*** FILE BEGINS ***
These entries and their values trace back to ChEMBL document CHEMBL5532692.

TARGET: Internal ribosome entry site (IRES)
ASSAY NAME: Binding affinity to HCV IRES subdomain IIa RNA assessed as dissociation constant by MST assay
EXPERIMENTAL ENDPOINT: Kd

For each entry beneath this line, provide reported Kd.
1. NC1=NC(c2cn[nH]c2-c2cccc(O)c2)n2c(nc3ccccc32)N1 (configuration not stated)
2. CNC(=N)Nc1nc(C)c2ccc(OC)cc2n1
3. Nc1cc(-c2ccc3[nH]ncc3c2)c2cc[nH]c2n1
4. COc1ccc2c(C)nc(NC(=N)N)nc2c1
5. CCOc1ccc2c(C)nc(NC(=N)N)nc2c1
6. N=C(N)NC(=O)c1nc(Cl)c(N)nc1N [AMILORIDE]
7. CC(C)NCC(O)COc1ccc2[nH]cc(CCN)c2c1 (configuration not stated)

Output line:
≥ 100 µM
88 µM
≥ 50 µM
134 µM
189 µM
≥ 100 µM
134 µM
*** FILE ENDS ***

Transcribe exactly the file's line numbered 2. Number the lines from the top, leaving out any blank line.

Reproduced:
TARGET: Internal ribosome entry site (IRES)